1j - National Amateur Radio EmComm Certification ?
National amateur radio standards?
Question 1j of the FCC solicitation
Should there be national certification programs to standardize amateur radio emergency communications training, mobilization and operation? How would such programs improve emergency communications?
Thereís already a lot of that goes on locally with ARES and RACES groups, training courses are available online and through the ARRL. Itís all voluntary. Anyone who wants or needs training can get it. So this seems like a solution looking for a problem.
Are they suggesting that EmComm certification be required of all hams as a condition of licensing?
Are they suggesting that hams without certification not be allowed to communicate during emergencies?
I wonder who gets the lucrative government Amatuer EmComm training and certification contract?
You don't have to go far on Google before you run into home office based amateur EMCOMM organizations pitching 'certification', with of course a FEE payable through PayPal.
I suppose the 52 years (combined) my wife and I spent in Law Enforcement and Public Safety Communications wouldn't qualify either us for anything without payment of a 'fee'.....
I have to ask: Does that fee to PayPal include a yellow vest and a hardhat with a spinning yellow light on top?
To answer the OP's question about who get the 'lucrative ... contract' - the pigs at the trough will be feasting soon.
I don't think they are suggesting any of those things, but I am not a mind reader.
Originally Posted by WN9HJW
One of the biggest issues ham volunteer groups face is the matter of 'credentials'.
Every organization out there that wants our help in a disaster also has their own way of identifying authorized volunteers. In order to go to the places where I might be needed in a disaster, I would need to have at least 5 different ID cards, and that's only because a few of the big players are willing to accept each other's ID.
Pretty much everyone requires a 'background check' to weed out felons and sex offenders, and you won't get past the barricades, or into an EOC, without one.
A common, recognizable ID would not be a bad thing for those who choose to pursue one. And you are correct, there are two classes of people who would seek to exploit this and turn it into some kind of 'privilege' that one must earn either through dedication of time or sums of money. The first class are the truly whacko whackers, and the second are the 'entrepreneurs' seeking to make a buck. Adding a photo to your Federal ham license would be part of the answer, but would not address the background check issue, unless they start requiring it for all hams. Even if you have one done today, that doesn't make you immune to criminality for life, and I doubt many organizations would buy it.
What we are doing to address this issue to encourage EC's to have staging areas where their hams will meet after a disaster, so that they can be escorted into areas where they are needed, because I honestly expect that most volunteers will actually show up without all the proper credentials.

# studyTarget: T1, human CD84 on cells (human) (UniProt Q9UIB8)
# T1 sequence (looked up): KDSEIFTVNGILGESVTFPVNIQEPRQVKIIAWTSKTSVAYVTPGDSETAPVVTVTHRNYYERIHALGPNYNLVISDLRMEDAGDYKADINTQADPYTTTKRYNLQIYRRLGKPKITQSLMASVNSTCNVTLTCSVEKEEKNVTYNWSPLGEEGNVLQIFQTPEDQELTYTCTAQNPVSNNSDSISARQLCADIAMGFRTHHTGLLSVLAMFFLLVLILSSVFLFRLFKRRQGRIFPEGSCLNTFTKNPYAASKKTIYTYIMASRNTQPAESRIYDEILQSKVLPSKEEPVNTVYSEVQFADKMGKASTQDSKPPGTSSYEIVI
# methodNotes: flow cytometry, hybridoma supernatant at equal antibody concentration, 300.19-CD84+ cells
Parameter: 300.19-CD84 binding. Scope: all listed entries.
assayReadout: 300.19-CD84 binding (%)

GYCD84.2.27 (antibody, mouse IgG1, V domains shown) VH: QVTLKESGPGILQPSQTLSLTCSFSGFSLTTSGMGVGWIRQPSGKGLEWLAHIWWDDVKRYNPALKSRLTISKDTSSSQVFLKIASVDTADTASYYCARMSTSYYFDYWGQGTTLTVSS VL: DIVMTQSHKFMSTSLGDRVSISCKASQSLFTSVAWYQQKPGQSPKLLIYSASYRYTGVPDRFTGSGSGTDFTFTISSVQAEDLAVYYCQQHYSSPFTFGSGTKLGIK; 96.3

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The fact that we (US hams) are not under fed control (other than licensing and regulations) is of benefit to the nation. If you want to play radio ops in the fema archipelago I suggest you get a job with fema.
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Nothing to say that this existing certification can be modified, if needed, to serve the purpose.
Originally Posted by WN9HJW
Our local ARES group is requiring all members who participate in weather spotting activities be EMCOMM certified. As one member put it, 'If FEMA comes here they'll only work with those of us who are certified.'
I told them if FEMA comes here, then whatever happened is extreme, and beyond our capacity to do any good anyway. Besides, if the very worse happens I should be with my family.
I cut my own deal with the county emergency manager. He told me anytime I want to volunteer it's fine with him. He won't turn anyone away, certified or not.
"America's quiet warriors are the legion of ham radio operators, 700,000 of them, who are always at ready for backup duty in emergencies Ė amateur, unpaid, uncelebrated, civilian radio operators, during and after floods and fires and tornadoes. After the 9/11 attacks, hams were indispensable in reuniting friends and families. Most recently it was they who expedited the search for debris after the Columbia Explosion , and right now, at this moment, they are involved in homeland security to a greater degree than you would want me to make public."
ó Paul Harvey News and Comment, ABC Radio, March 19, 2003
BS on top of more BS let the save the world ARES guys take care of all the certifications most all of it being worthless except to satify a few govement agencys that in the end will only let them help with serving food or parking cars. In the end they have no real use for us as most of them have stated behind closed doors where I have been and heard the statements.
73 de Fred N0AZZ
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